Ocean City Bus Driver Recruitment Efforts Falling Short

OCEAN CITY — Heading into mid-May, the Town of Ocean City has about half of the desired number of bus drivers for the summer season, it was learned this week.

During Tuesday’s Transportation Committee meeting, an update was provided on the recruiting and hiring efforts for drivers for the municipal bus system. Interim transit manager Steve Bartlett said the desired total number of drivers needed for the summer was 120 for full deployment, but his department was currently at about half that number.

Bartlett said the current number is sufficient to meet the demand with a minimum deployment schedule and limited hours, but there would be challenges during the summer if the staff didn’t round out. There could be some relief coming next month with school bus contractors joining the team, but that won’t be until the middle of June and it is uncertain just how many of them the town will attract.

Bartlett said the low recruiting numbers are not because of a lack of effort. The town has done an extensive amount of advertising to fill the needed bus driver positions. In addition, Bartlett said the town has reached out to former bus drivers to gauge if there is any interest in returning.

“Out of the 100 or so contacts we made with people who worked for us before, we got two out of that,” he said. “A lot of it is COVID. Many haven’t gotten their second shot yet. Some gave an indication they might return if they get their second shot.”

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Bartlett said he was comfortable with the number of drivers he has now with the current deployment schedule, but raised concerns about if and when the deployment schedule ramps up.

“This pool just isn’t going to meet our needs,” he said. “We need to plan for the future and how we’re going to get drivers.”

Council Secretary and committee member Tony DeLuca said he didn’t think the current number of drivers was going to meet the summer demand.

“I think there’s going to be an issue this year,” he said. “We’re at 50% of where we need to be. We need to look at things outside the box. Maybe we need to look at things like bonuses.”

Bartlett said his department is looking at outside-the-box ideas including augmenting the bus driver pool with town employees from other departments. The problem with that is driving the municipal bus requires a special license and training.

“We can pull people who work for the city in other departments who want a little extra work,” he said. “We’ve done that before when we’ve been short. We’re working on a lot of things.”

Public Works Director Hal Adkins said that has been done before, but there are financial issues to consider when an employee already works full-time and then does another couple of shifts driving the bus.

“The problem with pulling people from other departments is they’re probably already at 40 hours in their regular job,” he said. “They can get to overtime pretty quickly.”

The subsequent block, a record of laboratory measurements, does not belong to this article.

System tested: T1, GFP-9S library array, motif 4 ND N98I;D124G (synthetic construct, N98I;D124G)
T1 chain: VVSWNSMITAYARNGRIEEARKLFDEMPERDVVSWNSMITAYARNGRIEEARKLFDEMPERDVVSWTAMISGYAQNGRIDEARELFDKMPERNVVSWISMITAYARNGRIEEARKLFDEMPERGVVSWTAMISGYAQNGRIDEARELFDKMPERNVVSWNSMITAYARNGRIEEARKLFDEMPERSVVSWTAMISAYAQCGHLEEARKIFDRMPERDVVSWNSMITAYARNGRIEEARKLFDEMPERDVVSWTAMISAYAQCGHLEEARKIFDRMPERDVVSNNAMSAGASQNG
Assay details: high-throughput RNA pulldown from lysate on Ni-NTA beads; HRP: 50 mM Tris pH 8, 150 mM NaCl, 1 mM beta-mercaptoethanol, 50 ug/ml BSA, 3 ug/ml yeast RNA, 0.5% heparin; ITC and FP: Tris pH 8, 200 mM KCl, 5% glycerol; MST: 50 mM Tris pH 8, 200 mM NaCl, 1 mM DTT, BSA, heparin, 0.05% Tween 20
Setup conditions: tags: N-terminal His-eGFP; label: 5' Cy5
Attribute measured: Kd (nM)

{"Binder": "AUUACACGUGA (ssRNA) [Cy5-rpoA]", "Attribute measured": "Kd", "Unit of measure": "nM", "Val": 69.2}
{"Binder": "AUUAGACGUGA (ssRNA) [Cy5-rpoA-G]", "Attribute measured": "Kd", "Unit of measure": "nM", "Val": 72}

Currently, and until further notice, the municipal buses are running from 6:20 a.m. to 11:35 p.m. with 20-minute wait times the goal. Adkins said there will likely be more demand for later service when the seasonal workforce arrives and businesses are open later.

“The challenge is when the seasonal workforce gets here and if we have J-1s come back at any level, we’re going to hear ‘can’t you go to midnight?’ and ‘can’t you go to 1 a.m.?” he said. “We need to figure out how to address the workers without going to 24 hours.”

Adkins said the transportation department could find out from the tourism side what the late-night demand might be in terms of employee needs. There will likely be more demand from the late-night bar crowd, a situation that wasn’t really an issue last year during the height of the pandemic. While there is no desire right now for 24-hour service, the end time could be adjusted to meet the demand.

Mayor Rick Meehan said it needed to be determined if changing the end time for the buses each night was meeting a demand to get employees home from their jobs, or some other purpose. Meehan pointed out many of the young people and recent graduates that typically invade the resort in June simply ride around on the bus for entertainment.

“The problem is in June, you get a lot of young people riding the bus just to ride the bus,” he said. “That’s not something we want to encourage with the later hours.”

Councilman and committee member Mark Paddack pointed out the importance of having municipal buses out on the streets at closing time for restaurants and bars in order to move people around quickly and safely.

“It’s critical to get the buses out there at bar closing,” he said. “If you don’t and there are crowds of people on the street, it becomes a volatile situation with drunken melees.”

About The Author: Shawn Soper

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Shawn Soper has been with The Dispatch since 2000. He began as a staff writer covering various local government beats and general stories. His current positions include managing editor and sports editor. Growing up in Baltimore before moving to Ocean City full time three decades ago, Soper graduated from Loch Raven High School in 1981 and from Towson University in 1985 with degrees in mass communications with a journalism concentration and history.